|10 year government bond yield||3.26%|
|30 year fixed rate mortgage||5.94%|
Stocks are higher this morning on no real news. Bonds and MBS are up small.
The Fannie Mae Home Purchase Sentiment Index fell in August as rising home prices and mortgage rates combined to make buyers reluctant to purchase. “The share of consumers expecting home prices to go down over the next year increased substantially in August. Accompanying this, HPSI respondents reported a significant decrease in home-selling sentiment,” said Doug Duncan, Fannie Mae Senior Vice President and Chief Economist. “We also observed a large decline in consumers reporting high home prices as the primary reason for it being a good time to sell a home, suggesting that expectations of slowing or declining home prices have begun to negatively affect selling sentiment. Conversely, lower home prices would obviously be welcome news for potential first-time homebuyers, who are likely feeling the combined affordability constraints of the high home price and high mortgage rate environment. In fact, the survey’s ‘ease of getting a mortgage’ component dropped to an all-time low among this typically younger demographic (i.e., 18- to 34-year-olds). With home prices expected to moderate over the forecast horizon and economic uncertainty heightened, both homebuyers and home-sellers may be incentivized to remain on the sidelines – homebuyers anticipating home price declines and potential home-sellers not keen to give up their lower, fixed mortgage rate – contributing to a further cooling in home sales through the end of the year.”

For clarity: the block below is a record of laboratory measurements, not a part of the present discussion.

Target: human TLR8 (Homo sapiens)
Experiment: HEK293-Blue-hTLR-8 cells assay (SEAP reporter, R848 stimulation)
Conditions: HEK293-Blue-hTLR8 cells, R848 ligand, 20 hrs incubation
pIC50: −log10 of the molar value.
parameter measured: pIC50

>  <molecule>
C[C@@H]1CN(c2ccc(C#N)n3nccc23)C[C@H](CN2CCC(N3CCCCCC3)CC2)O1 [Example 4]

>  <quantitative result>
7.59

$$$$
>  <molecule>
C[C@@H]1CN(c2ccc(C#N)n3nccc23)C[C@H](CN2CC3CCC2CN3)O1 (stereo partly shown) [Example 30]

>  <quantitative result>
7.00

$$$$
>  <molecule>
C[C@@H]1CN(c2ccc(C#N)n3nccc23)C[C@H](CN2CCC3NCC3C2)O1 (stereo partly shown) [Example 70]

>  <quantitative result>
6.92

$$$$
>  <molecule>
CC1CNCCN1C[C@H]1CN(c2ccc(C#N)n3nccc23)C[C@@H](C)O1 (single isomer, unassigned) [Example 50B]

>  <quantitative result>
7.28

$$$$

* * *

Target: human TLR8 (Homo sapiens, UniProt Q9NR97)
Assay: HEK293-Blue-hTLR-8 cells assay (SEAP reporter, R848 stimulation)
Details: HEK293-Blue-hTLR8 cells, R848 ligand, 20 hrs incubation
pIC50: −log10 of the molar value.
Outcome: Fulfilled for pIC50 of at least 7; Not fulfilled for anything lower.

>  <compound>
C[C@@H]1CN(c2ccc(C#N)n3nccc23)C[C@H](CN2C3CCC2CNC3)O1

Foreclosure starts are back at pre-pandemic levels, according to data from ATTOM. Foreclosure starts hit 34,501, which was up 118% compared to a year ago. Lenders started the process on 23,592 properties which was up 187% YOY. “Two years after the onset of the COVID-19 pandemic, and after massive government intervention and mortgage industry efforts to prevent defaults, foreclosure starts have almost returned to 2019 levels,” said Rick Sharga, executive vice president of market intelligence at ATTOM. “August foreclosure starts were at 86 percent of the number of foreclosure starts in August 2019, but it’s important to remember that even then, foreclosure activity was relatively low compared to historical averages.”
In September, the Fed is upping the number of mortgage backed securities it will allow to run off, from $17.5 billion to $35 billion. This should (at least in theory) reduce the demand from the Fed and theoretically cause mortgage backed security spreads to widen. However, because prepayment speeds are slowing at a rapid clip it looks like the Fed won’t even get to $35 billion in maturing MBS. In other words, the Fed won’t be re-investing any maturing principal, and the runoff will be slower than permitted (since the Fed can’t control who pays their mortgage off).
It will be more important to watch what happens in Treasury re-investments. The last time the Fed tried to reduce its Treasury holdings, repo rates spiked, which forced them to suspend roll-offs. We’ll see if they have fixed the issue this time around.
Image and article originally from thedailytearsheet.com. Read the original article here.